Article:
The Twentieth Sunday after Pentecost, Proper 25, 27 October 2019


Track One:
Joel 2:23-32
Psalm 65

Track Two:
Sirach 35:12-17 or Jeremiah 14:7-10, 19-22
Psalm 84:1-6

II Timothy 4:6-8, 16-18
Saint Luke 18:9-14



Background: Pharisees

With the exile of the Judean aristocracy and intellectuals at the fall of Jerusalem in 586 BCE, several aspects of Jewish culture and life were subject to a great deal of change. With the loss of the Temple, other social and religious institutions needed to emerge, and did. The loss of the monarchy exaggerated the importance of the Temple, especially when Cyrus the Great repatriated great segments of the Jewish population in 537 BCE. The Synagogue soon rivaled the Temple in its importance as a social cohesive. All of this was exasperated in the forced Hellenization under the Seleucid kings.

Pharisees, who were really separatists – in that they saw themselves as removed from the Gentiles (Greek and Persian). In some sense they were conservative in their instance on the Jewish purity laws, a position called the “oral Torah”. On the other hand, however, they were innovators, introducing into Jewish theology certain Persian and other ideas such as life after death. But it is this insistence on individual purity and strictness of life that sets them aside in the first century CE, when they are confronted by the ideas of Jesus, and his followers. These aspects of their life and teaching add a sharpness to the Gospel for today.

Track One:

First Reading: Joel 2:23-32

O children of Zion, be glad
and rejoice in the Lord your God;
for he has given the early rain for your vindication,
he has poured down for you abundant rain,
the early and the later rain, as before.
The threshing floors shall be full of grain,
the vats shall overflow with wine and oil.
I will repay you for the years
that the swarming locust has eaten,
the hopper, the destroyer, and the cutter,
my great army, which I sent against you.
You shall eat in plenty and be satisfied,
and praise the name of the Lord your God,
who has dealt wondrously with you.
And my people shall never again be put to shame.
You shall know that I am in the midst of Israel,
and that I, the Lord, am your God and there is no other.
And my people shall never again
be put to shame.

Then afterward
I will pour out my spirit on all flesh;
your sons and your daughters shall prophesy,
your old men shall dream dreams,
and your young men shall see visions.
Even on the male and female slaves,
in those days, I will pour out my spirit.

I will show portents in the heavens and on the earth, blood and fire and columns of smoke. The sun shall be turned to darkness, and the moon to blood, before the great and terrible day of the Lord comes. Then everyone who calls on the name of the Lord shall be saved; for in Mount Zion and in Jerusalem there shall be those who escape, as the Lord has said, and among the survivors shall be those whom the Lord calls.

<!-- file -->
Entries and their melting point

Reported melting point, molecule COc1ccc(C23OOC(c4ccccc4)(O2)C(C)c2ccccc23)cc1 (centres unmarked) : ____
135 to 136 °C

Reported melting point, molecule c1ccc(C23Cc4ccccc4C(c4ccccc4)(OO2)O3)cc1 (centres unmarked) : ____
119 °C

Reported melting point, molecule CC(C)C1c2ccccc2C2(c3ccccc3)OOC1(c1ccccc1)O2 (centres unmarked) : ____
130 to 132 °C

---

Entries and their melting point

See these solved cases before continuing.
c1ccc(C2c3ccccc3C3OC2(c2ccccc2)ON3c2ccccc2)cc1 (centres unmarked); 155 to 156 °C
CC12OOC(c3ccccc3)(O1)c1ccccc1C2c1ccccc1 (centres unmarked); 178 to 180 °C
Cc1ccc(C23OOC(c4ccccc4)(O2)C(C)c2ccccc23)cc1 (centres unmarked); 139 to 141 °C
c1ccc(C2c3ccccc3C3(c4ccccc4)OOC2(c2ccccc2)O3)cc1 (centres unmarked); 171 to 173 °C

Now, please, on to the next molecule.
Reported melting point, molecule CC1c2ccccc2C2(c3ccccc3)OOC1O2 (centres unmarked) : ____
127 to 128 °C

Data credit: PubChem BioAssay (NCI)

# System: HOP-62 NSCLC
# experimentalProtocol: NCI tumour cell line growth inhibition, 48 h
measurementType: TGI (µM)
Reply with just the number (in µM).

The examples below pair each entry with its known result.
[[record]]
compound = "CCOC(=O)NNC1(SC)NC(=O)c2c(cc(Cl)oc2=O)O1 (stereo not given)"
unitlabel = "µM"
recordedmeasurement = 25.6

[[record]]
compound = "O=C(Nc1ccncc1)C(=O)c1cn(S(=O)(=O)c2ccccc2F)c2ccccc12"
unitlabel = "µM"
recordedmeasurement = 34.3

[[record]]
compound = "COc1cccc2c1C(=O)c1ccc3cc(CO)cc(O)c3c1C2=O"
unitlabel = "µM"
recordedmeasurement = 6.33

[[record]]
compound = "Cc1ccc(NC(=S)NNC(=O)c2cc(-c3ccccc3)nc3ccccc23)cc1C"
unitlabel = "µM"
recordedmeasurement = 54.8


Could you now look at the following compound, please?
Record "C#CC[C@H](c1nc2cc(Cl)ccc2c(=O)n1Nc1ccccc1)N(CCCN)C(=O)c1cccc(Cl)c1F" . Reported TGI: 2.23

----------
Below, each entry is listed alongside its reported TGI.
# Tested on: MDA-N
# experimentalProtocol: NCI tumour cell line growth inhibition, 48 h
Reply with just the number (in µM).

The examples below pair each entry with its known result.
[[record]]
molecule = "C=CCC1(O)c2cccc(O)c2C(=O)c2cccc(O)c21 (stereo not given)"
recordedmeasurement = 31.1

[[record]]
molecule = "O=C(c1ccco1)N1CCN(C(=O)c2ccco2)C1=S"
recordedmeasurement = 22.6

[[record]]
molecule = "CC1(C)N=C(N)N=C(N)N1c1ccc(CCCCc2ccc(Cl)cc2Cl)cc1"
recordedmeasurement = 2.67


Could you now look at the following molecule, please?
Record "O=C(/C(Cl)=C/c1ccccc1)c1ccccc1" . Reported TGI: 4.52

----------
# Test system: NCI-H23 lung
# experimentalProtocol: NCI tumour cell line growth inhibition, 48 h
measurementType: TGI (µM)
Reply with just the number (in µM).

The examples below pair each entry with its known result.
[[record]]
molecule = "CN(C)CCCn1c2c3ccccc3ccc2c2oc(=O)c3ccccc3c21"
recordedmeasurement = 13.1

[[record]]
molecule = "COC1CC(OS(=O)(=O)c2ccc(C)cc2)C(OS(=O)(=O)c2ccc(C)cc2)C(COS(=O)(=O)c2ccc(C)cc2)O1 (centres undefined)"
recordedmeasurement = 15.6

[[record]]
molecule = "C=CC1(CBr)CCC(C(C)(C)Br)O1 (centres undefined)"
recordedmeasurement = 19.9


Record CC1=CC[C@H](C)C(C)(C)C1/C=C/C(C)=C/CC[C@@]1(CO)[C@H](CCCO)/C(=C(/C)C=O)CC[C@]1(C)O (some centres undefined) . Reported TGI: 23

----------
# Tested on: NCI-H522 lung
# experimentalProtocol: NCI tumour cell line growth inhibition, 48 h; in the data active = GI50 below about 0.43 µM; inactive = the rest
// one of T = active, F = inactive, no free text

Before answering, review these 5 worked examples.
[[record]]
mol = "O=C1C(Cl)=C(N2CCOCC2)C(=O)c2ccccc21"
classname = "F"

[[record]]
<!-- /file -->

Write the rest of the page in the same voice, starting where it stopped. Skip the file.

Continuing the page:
Be aware that the versification of chapters 2 and 3 differs in Roman Catholic translations and in Robert Alter’s translation of the Hebrew Scriptures from the versification in the Revised Standard Versions. We have in a way three different pericopes here, one dealing with themes of abundance, the second with the gift of the Spirit, and finally an apocalypse.

In the opening verses of our reading, God seems to repent of the difficulties of locust and grasshopper, promising a bountiful harvest and satisfaction. We met the locust, grub and grasshopper earlier in chapter 1, which sets the main theme of the book. What arouses our interest, however, given the various theories of when the book was written (ranging from the ninth century BCE to the sixth century BCE), is whether this is really only about the tragedy of a lost harvest and famine, but may also be an allusion to the threats from the eastern powers of Assyria and Babylon. Regardless, the text has God connecting the disaster with his relationship with the people. The closing verse of the first pericope, “And my people shall never again be put to shame,” would fit a post exilic date. 

With the second part of the reading we seem to be offered a corrective to the people in the outpouring of the Spirit upon, not just them, but upon all flesh. That too would fit a later date and the emerging universalism of the later prophets. What is also remarkable is the broad spectrum of humankind that is included in this outpouring, not limiting itself to males, or landed people.

Finally, we have an apocalyptic vision with contrasts of a darkened sun, and a blood-red moon. Comparisons have been made here to the great and terrible ending in the book of Daniel, what may be happening here is the translation of a local agricultural disaster into a much larger theological interpretation all centered in Israel (and the world’s) relationship with God. 

Breaking open Joel:
1.        Where have you seen the Spirit in others?
2.        How do you know it in yourself?
3.        Why do you need God’s Spirit?


Psalm 65 Te decet hymnus

     You are to be praised, O God, in Zion; *
to you shall vows be performed in Jerusalem.
     To you that hear prayer shall all flesh come, *
because of their transgressions.
     Our sins are stronger than we are, *
but you will blot them out.
     Happy are they whom you choose
and draw to your courts to dwell there! *
they will be satisfied by the beauty of your house,
by the holiness of your temple.
     Awesome things will you show us in your righteousness,
O God of our salvation, *
O Hope of all the ends of the earth
and of the seas that are far away.